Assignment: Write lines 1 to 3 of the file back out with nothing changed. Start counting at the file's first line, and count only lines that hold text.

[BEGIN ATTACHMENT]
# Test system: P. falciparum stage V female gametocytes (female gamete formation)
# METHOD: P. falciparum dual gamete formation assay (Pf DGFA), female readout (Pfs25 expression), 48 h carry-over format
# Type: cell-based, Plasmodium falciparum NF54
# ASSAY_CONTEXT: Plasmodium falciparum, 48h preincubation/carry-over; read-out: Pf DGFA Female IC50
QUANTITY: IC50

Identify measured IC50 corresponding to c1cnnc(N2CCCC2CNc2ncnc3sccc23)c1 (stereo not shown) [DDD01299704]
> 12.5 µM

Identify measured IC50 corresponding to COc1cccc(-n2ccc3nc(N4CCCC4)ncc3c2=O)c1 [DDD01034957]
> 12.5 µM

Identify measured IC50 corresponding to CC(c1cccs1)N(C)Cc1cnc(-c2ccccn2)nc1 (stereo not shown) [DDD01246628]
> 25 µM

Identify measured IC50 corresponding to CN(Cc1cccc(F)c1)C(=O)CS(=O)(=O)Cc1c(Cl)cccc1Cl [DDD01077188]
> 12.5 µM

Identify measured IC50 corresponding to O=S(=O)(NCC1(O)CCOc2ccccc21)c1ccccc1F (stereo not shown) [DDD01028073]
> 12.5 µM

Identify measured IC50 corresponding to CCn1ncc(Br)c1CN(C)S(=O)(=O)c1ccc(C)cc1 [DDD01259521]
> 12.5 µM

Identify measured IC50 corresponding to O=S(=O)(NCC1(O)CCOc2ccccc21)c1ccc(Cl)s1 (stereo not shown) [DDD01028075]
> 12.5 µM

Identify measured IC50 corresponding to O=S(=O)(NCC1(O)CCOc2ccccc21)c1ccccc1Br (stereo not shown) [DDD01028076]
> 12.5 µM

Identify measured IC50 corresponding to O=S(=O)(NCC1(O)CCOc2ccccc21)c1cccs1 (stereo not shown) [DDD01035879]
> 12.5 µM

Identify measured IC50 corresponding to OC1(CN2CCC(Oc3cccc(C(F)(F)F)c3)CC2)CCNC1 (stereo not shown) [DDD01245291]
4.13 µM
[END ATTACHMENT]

# Test system: P. falciparum stage V female gametocytes (female gamete formation)
# METHOD: P. falciparum dual gamete formation assay (Pf DGFA), female readout (Pfs25 expression), 48 h carry-over format
# Type: cell-based, Plasmodium falciparum NF54